OPV is classified as pregnancy category C. Studies in humans have not been conducted. Problems in humans have not been reported, but routine administration of OPV during pregnancy is not recommended unless the benefits from vaccination outweigh the potential risks to the fetus. Poliovirus antibodies may be excreted into breast milk, and breast-feeding is not recommended for 2-3 hours before or after inoculation in neonates immunized at birth.
Use of OPV is not recommended in neonates less than 6 weeks of age.
Poliomyelitis has occurred after OPV administration both in vaccinees and in their close contacts. Poliovirus may be shed in the feces (and possibly from the pharynx) of vaccinees for 6-8 weeks after OPV administration. Contact individuals should be warned of the small risk of developing poliomyelitis and informed to wash hands carefully when exposed to feces or saliva of recently inoculated vaccinees.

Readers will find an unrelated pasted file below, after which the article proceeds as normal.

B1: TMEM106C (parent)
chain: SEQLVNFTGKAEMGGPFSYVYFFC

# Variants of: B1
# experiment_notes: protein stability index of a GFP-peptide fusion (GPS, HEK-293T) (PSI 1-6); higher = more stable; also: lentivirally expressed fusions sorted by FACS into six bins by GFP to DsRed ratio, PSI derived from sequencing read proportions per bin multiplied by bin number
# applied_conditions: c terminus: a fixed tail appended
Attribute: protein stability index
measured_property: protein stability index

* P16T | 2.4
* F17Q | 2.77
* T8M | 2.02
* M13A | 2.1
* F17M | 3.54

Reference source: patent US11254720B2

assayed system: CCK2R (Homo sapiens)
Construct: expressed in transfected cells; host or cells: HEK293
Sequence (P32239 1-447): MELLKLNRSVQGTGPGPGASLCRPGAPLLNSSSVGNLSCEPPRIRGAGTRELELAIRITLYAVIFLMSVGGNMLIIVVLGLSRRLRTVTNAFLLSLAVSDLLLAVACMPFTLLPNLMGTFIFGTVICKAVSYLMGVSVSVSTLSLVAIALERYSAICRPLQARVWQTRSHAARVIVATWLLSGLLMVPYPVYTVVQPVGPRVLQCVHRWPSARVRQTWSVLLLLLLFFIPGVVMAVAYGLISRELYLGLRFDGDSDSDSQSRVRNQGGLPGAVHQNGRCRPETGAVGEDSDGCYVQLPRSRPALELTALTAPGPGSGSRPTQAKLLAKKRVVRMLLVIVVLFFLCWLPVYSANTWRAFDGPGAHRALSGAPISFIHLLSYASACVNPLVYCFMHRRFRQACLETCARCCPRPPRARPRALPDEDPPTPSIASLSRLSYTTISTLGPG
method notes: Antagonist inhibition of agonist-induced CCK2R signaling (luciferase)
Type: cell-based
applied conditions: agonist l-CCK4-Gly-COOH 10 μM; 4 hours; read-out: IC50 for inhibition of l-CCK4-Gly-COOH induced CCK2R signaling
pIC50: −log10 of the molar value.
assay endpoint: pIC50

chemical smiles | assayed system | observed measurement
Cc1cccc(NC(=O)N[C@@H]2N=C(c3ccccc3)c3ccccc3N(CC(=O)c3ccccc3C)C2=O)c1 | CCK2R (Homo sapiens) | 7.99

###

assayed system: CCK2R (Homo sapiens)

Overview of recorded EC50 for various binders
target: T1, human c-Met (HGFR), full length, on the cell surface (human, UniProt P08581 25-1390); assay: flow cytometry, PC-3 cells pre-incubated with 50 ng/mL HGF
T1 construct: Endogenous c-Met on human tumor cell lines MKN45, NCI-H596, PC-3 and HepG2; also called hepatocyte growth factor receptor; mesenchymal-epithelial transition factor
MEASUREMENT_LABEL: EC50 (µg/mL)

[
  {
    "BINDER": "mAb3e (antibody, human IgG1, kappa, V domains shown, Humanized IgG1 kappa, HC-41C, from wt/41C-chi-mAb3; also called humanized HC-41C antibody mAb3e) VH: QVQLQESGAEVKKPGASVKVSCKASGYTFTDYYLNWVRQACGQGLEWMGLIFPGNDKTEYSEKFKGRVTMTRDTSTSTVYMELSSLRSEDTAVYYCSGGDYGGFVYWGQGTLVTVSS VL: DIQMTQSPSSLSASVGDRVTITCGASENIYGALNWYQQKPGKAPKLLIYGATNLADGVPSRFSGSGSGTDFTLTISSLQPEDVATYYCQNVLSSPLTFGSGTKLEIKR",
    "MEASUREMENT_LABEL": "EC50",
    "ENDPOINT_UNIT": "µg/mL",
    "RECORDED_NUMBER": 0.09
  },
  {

Concomitant administration of immunosuppressives (corticosteroids, alkylating agents, antimetabolites, radiation therapy) can decrease the immunological response to OPV and potentiate viral replication. Immunization should be deferred until the completion of immunosuppressive therapy, if possible.
When administered within 1 month of other live virus vaccines (such as MMR), OPV may not induce an adequate immune response. Although specific studies of the effect of simultaneous vaccination with oral poliovirus vaccine and other vaccines are not always available, in most cases, simultaneous vaccination does not pose a problem. Whenever possible, however, OPV and other live virus vaccines should be administered at least 1 month apart. The OPV can be administered concurrently with the following preparations: hepatitis B vaccines; immune globulin; DTP; influenza vaccine (split or whole); polysaccharide vaccines (Haemophilus b, meningococcal, and pneumococcal